We've often wondered just how many "processes" there are that are specific, or at least relevant, to project management. Now author Tom Kendrick provides at least a large part of the answer. Tom has identified and provided how-to instructions on one hundred of them in his book: The Project Management Tool Kit. True that thirty-nine of them are lifted out of the Project Management Institute's Guide to the Project Management Body of Knowledge, 2000, and that some of these have been changed in the 2004 version of the Guide. Still, the differences are not necessarily material from a practical standpoint.
As Tom says on the back cover of his book:
"The Project Management Tool Kit collects the best known project management techniques in an easy-to-apply, accessible format. The book presents easy-to-understand summaries of every indispensable practice, showing you step-by-step how to handle important considerations like:
- Cost estimating and budgeting
- Communications and technology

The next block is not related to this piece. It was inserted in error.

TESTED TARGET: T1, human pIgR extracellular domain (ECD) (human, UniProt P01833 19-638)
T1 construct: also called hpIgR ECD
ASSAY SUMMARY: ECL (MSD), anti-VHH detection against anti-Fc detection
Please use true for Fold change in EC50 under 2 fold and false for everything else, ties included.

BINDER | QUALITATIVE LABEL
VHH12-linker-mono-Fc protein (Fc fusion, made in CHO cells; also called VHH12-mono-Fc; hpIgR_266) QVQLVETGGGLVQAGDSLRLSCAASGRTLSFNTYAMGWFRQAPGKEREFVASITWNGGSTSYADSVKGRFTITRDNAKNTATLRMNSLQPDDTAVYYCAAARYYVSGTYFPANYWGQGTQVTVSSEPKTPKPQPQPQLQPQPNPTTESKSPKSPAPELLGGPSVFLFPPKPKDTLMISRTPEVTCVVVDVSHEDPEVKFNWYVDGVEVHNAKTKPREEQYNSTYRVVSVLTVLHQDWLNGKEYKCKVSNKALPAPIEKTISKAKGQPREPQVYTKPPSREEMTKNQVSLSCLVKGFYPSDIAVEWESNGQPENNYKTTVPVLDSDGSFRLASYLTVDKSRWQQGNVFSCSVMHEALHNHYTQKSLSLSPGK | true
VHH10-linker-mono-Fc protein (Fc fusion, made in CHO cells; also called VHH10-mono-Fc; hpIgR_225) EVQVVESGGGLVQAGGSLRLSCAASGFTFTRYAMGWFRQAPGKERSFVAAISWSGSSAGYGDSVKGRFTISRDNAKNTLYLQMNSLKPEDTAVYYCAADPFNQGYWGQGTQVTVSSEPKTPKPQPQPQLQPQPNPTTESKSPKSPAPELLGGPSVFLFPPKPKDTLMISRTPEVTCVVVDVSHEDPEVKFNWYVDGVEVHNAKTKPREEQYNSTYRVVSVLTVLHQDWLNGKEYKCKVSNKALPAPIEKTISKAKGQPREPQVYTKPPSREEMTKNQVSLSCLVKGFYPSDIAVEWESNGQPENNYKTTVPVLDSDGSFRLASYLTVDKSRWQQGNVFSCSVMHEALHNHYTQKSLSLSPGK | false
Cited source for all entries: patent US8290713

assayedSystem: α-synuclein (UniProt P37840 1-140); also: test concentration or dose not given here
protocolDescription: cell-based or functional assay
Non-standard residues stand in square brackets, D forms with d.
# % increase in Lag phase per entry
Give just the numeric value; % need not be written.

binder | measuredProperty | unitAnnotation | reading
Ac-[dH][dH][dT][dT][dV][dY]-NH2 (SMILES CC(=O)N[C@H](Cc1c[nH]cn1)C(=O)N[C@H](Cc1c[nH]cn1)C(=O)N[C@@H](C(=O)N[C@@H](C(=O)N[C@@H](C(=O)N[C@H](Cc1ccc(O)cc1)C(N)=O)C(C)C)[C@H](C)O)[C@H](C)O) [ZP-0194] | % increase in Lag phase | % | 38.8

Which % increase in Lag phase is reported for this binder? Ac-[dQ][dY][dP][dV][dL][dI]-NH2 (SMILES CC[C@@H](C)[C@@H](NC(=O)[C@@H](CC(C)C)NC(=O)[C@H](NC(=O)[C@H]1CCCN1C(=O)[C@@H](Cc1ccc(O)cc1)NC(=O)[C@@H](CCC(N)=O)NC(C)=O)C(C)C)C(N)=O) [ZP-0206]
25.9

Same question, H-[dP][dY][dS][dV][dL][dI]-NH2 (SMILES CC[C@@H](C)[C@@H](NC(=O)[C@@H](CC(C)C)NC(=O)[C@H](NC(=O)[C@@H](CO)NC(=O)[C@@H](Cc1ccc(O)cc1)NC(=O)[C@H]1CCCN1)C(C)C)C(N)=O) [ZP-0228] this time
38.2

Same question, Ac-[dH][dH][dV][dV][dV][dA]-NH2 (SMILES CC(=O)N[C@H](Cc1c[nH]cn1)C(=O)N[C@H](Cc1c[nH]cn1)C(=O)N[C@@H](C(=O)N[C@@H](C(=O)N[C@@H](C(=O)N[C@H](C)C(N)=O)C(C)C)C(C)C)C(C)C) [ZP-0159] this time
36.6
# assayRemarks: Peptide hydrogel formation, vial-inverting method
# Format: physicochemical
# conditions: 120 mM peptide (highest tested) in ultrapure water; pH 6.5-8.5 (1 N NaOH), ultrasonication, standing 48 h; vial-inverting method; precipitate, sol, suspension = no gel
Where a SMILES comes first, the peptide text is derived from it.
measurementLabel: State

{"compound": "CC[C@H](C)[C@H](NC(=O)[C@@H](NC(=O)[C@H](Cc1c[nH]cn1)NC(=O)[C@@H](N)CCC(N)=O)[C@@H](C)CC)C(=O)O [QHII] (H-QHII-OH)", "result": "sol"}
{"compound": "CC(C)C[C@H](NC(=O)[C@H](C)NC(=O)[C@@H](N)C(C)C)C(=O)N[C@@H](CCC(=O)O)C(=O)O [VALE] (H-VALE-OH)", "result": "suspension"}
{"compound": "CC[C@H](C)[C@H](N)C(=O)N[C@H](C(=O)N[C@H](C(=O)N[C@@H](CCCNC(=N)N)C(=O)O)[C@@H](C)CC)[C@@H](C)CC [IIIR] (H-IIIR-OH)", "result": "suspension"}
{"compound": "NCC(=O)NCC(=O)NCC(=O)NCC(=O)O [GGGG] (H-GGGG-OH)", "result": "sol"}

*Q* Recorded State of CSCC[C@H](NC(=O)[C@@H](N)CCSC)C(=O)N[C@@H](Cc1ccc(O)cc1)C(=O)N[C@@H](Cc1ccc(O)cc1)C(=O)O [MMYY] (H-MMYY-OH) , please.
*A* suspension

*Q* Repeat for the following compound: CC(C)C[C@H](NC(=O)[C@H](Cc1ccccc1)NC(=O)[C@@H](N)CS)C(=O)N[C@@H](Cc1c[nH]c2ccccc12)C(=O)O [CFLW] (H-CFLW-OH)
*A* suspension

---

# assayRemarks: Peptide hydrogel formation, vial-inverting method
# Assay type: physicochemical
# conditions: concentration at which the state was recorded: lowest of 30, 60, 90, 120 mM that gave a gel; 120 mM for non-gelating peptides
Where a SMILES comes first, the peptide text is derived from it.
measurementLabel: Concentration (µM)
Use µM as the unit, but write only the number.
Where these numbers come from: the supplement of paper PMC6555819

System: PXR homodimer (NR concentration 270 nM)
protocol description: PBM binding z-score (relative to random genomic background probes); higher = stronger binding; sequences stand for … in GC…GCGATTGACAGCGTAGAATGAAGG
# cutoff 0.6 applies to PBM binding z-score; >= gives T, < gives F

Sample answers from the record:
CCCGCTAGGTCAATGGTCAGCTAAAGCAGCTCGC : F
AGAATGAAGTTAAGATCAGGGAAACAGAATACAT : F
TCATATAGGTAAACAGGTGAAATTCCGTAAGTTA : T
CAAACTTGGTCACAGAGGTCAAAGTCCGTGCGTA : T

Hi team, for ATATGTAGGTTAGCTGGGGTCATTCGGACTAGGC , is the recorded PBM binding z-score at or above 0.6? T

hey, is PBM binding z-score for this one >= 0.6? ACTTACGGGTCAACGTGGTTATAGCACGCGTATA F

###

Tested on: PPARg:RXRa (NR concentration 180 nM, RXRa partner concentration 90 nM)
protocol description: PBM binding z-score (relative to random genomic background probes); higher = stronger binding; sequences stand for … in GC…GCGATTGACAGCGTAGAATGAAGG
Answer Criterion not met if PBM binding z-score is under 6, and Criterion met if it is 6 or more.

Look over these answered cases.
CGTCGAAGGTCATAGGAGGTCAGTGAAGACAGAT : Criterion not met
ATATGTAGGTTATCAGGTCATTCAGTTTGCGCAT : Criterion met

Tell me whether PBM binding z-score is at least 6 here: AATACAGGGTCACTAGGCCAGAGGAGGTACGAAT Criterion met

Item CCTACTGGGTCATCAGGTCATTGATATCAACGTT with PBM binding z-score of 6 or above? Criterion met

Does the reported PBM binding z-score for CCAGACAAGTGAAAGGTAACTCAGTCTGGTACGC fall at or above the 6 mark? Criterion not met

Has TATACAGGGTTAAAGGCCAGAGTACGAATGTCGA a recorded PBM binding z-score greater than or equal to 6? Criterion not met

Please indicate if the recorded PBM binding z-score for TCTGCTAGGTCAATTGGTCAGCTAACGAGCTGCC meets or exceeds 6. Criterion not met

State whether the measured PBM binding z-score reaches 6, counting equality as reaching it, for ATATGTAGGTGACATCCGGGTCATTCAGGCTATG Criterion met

- Goals for individuals and project teams
- Negotiation and decision-making
- Establishing and retaining management support
- Implementing change and process improvement
- Quality assurance and control
- Risk assessment and management
- Scheduling and time management
- And more - 100 subjects in all"
"You'll also find helpful checklists and other tools for quick implementation. If you're a novice, the book will lead you calmly and effectively through unknown territory. And if you're an experienced project manager, this complete guide will serve as a repository of process checklists to ensure that you never forget a step, even when handling the most unusual or complicated projects."
Well, that might be a bit optimistic, but in general we would agree and it certainly is useful to have a reference to this kind of guidance all in one place - a sort of handy generic pocket-sized procedures manual.
1. Kendrick, T.,
The Project Management Tool Kit, AMACOM, NY, 2004